We’ve been covering the abomination of civil asset forfeiture in this blog for years. This is a legal tool that was created to seize the ill-gotten gains of drug kingpins, but in reality it has turned into policing drug users for profit.
In a civil asset forfeiture case, your property is charged with the crime of being financed by drug money or gained through drug crime. Being property, it doesn’t get civil liberties; it is considered guilty until proven innocent. Thus, if you’re caught growing a marijuana plant or even possessing some marijuana, in some cases your car, your home, and your money are charged with a crime, seized by the police, and sold at auction (or re-purposed by the police – see any number of D.A.R.E. Corvettes).
Here’s the astounding part: you yourself don’t actually have to be charged with any crimes. Any drug crimes you might have been charged with could be dropped, for lack of evidence, for instance, but your property could still be seized by police in a civil asset forfeiture. It would then be incumbent on you to hire a lawyer to go to court to fight for your car, home, and cash back. What’s that, how do you hire a lawyer to rescue your assets when you have no assets? Exactly, which is why civil asset forfeiture has essentially become legalized stealing by police departments who know defendants in most cases can’t afford to fight back. In some cases, the cost of suing to get the assets returned is more than the value of the assets.
But it’s not always fancy Corvettes and new SUVs that the police departments are buying, like Georgia police that have spent $30 million in drug seizure disbursements to purchase things like laptops and tactical gear. In Fayette County, Georgia, about $115,000 of it was spent flying, feeding, and lodging sheriffs who attended seminars in Georgia, Alabama, Florida and South Carolina. In Palatine, Illinois, $65,000 of seized money was approved to purchase new fitness equipment for the police station. And now, in Suffolk County (Long Island) New York, money seized from pot smokers is being used to help parents drug test their kids at home:
Sheriff Vincent F. DeMarco has purchased drug test kits to distribute to parents free of charge.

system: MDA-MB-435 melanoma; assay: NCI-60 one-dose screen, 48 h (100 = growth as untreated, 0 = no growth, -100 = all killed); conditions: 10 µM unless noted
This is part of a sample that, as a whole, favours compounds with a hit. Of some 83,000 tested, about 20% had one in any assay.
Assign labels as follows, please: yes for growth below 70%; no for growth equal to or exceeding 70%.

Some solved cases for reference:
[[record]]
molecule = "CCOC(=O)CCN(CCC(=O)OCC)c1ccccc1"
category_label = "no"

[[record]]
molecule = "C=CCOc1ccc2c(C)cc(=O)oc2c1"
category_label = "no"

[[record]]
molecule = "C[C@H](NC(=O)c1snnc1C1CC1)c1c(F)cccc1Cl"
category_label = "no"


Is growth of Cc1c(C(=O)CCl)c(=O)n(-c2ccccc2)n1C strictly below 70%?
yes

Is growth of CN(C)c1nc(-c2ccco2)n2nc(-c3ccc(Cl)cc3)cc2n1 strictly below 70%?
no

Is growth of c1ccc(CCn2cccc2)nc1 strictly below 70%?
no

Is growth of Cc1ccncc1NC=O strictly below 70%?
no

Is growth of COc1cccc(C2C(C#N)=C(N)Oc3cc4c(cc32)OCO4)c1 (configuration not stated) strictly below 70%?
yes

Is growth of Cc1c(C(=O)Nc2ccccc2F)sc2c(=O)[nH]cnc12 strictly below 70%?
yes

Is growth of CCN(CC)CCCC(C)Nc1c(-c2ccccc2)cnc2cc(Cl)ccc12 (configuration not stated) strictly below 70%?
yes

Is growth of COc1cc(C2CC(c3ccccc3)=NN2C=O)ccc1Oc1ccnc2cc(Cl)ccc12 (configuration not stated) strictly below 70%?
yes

The program aims to offer free drug test kits that can be used in privacy to assist parents and guardians with monitoring the behavior of their children who are under the age of 18.
And the sooner the better. A drug use intervention plan is much easier to implement on a 13 or 14 year old child who may be experimenting with marijuana or prescription drugs than on an older teen engaging in heroin and cocaine use. However, parents can, and should, engage in active intervention with their children under the age of 18 if they suspect a drug use problem.
Test kits have been purchased by the Suffolk County Sheriff’s Office and are made available to residents in Suffolk County. The kits were not paid for by taxpayers but funded with money seized from drug dealers. The program aims to offer free drug test kits that can be used in privacy to assist parents and guardians with monitoring the behavior of their children who are under the age of 18.
So in one program, Sheriff DeMarco has combined two abominations of the drug war – asset forfeiture and drug testing – and combined them into one propaganda monstrosity. Never mind that the American Association of Pediatrics amended its adolescent drug-testing policy to include a statement discouraging home drug testing by parents. The pediatricians’ group also notes that “drug testing poses substantial risks—in particular, the risk of harming the parent-child and school-child relationships by creating an environment of resentment, distrust, and suspicion”. The pediatricians explain the complex protocols that must be followed to guarantee drug test validity in a laboratory setting and that “most parents cannot implement the federal collection protocol and, for ethical and developmental reasons, should not directly observe their teenaged children urinating.” They also examined the harm that drug testing may pose to adolescents: